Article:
The Cat-Eared Historian Mage on the Crumbling Planet
“I honestly don’t see what the big deal is,” Rorthi said as they climbed the stairs to the third floor. “We’re perfectly safe as long as we stay inside. The council will eventually reclaim control of the settlement.”
Ashtin ignored her and focused on helping Dr. Shreburn up the stairs. The relative calm of the guild had caused her to relax, leaving her with an adrenaline crash on top of the pain and blood loss. Without asking, she had put her right arm around Ashtin and was using him to help support her weight. Not being the most muscular, it took all of Ashtin’s strength to remain standing. He had no idea how they were going to make it to the fifth floor after this.
“This is why I hate mages,” Wincent grunted. “You don’t care about anyone but yourselves.”
“Look… who’s…” Dr. Shreburn wheezed.
“I say we just end her right here,” Wincent continued. “We end all three of the suspects. It’s the only way to be sure.”
“I’m a suspect?” Rorthi gasped. “What do you suspect me of?”
“You’re one of three local mages capable of remote hypnosis,” Ashtin said. “That’s the only reason you’re a suspect.”
“But I would never do that,” Rorthi insisted. “I only use hypnosis for therapeutic purposes.”
“Then you can prove your innocence by assisting us,” Ashtin said.
“But I’ll be watching you,” Wincent added.
“Hold,” Ashtin said, glancing down at his tablet, “our next target is headed this way.”
“I can’t handle two at once,” Wincent said. “Choose, do we trust this one, or do I kill her now?”
“You can kill her if the next one attacks,” Ashtin said. “I’ll hold them off to give you time.”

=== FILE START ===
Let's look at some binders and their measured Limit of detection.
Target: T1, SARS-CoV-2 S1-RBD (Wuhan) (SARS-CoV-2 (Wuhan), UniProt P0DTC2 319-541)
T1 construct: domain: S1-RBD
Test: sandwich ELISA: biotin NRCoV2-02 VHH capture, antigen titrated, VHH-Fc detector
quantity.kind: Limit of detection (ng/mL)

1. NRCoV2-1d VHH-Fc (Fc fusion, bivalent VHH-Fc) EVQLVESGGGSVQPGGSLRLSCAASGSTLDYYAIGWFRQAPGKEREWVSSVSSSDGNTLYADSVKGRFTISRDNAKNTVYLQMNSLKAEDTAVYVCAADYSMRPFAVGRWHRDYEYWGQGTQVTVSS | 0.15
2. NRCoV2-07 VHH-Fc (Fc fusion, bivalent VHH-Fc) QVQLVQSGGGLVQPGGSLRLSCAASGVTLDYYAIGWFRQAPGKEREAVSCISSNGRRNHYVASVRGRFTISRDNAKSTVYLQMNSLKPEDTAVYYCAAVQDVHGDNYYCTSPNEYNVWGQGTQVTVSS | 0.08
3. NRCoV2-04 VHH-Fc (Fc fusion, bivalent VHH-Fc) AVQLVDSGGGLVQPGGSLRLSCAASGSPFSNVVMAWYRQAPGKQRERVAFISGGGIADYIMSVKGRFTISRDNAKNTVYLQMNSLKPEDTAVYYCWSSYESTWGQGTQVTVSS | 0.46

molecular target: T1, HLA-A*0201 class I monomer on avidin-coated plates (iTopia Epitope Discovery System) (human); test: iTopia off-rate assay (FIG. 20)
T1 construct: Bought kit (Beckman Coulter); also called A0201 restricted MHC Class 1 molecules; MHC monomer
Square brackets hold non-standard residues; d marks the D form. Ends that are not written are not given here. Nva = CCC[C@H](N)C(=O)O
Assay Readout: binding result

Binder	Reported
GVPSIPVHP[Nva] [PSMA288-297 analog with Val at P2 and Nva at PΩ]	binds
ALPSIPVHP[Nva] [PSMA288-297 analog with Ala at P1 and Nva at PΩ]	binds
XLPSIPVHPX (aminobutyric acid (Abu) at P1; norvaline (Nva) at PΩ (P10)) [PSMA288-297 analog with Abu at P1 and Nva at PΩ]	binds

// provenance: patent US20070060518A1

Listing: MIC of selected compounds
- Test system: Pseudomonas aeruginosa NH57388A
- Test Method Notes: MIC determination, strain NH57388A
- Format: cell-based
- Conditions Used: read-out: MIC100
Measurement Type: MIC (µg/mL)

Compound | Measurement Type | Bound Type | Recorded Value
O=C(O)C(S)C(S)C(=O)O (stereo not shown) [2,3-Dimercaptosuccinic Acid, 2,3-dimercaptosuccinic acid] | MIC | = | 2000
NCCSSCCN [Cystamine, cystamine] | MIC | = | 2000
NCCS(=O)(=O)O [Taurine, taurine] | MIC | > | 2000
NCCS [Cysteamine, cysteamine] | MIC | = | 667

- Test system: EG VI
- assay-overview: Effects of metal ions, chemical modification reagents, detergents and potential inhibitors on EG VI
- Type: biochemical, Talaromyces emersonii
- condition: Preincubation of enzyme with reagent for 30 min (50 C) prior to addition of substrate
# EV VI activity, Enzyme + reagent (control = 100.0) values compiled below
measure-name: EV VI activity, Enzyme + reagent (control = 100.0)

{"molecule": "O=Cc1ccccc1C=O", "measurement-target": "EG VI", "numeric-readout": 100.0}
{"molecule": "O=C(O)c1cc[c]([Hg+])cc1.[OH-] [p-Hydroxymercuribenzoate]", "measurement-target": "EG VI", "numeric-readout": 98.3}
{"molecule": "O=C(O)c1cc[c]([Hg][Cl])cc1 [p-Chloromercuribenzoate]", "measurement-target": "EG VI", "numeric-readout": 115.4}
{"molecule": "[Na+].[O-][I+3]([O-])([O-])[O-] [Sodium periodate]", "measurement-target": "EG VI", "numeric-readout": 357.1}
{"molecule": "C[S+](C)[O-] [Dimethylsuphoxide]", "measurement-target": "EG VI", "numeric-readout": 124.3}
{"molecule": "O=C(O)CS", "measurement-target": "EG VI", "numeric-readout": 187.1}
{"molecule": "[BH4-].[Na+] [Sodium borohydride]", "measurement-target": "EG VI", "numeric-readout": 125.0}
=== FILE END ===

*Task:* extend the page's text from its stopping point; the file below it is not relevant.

“Hey,” Rorthi shouted. “Don’t kill me, I didn’t do anything.”
“Not here… to kill,” Dr. Shreburn muttered.
“Naive,” Wincent grunted. “Do you know how many have already died? How many will die if we fail? Even if we have to slay hundreds of innocent mages to find the source of all this, it will be worth it, but the risk of leaving a guilty mage alive is not.”
“I know that,” Ashtin said, “but I need to capture them alive if at all possible, at least one of them.”
They had nearly reached the third-floor landing when the door swung open and a tall mage with wide shoulders emerged. The tablet confirmed he was the second target.
“Historian mage,” he said, “turn back. This is a trap.”
“One that I’m already caught in,” Ashtin replied. “Surrender, Tussev Itermata.”
“I yield, historian mage,” Tussev said, “but it will do you no good. All of us combined cannot stand up to Darmy.”
“That’s why I bought a spellbreaker,” Ashtin said.
“She looks like she needs medical attention,” Tussev observed.
“This Darmy,” Wincent cut in, “are you claiming that he’s responsible for the chaos in the streets, and you knew about it, but did nothing?”
“None of us can leave,” Tussev explained, “but Darmy doesn’t hurt mages unless they oppose him, so we resigned ourselves to waiting it out.”
“Is this true?” Wincent asked Rorthi.
“Possibly,” Rorthi answered. “I mean, the part about being stuck in here is true, but I don’t pay much attention to the other mages, so I couldn’t tell you who was responsible.”
“With a spellbreaker’s help, we might be able to escape,” Tussev said. “We could warn the council.”
“Escape the building, possibly,” Ashtin allowed, “but not the city. I will confront Darmy, and you will assist me.”
“Very well,” Tussev sighed. “The sooner we get this over with, the better. May I carry you, Ms. Spellbreaker?”
“Dr. Spellbreaker,” Dr. Shreburn corrected him, “but yes, please.”
Tussev knelt down and lifted Dr. Shreburn into his arms. He knew better than to attempt to cast a spell making Dr. Shreburn lighter, so instead, he augmented his own already considerable physique. They had ascended only a few steps when Tussev shuddered and had to readjust his weight. Dr. Shreburn’s anti-magical energy was wearing away at the spell. He recast the spell to the best of his ability as they climbed the stairs, and Ashtin was impressed that he appeared to be able to cast spells just by thinking of them. He didn’t do anything with his body to assist the casting.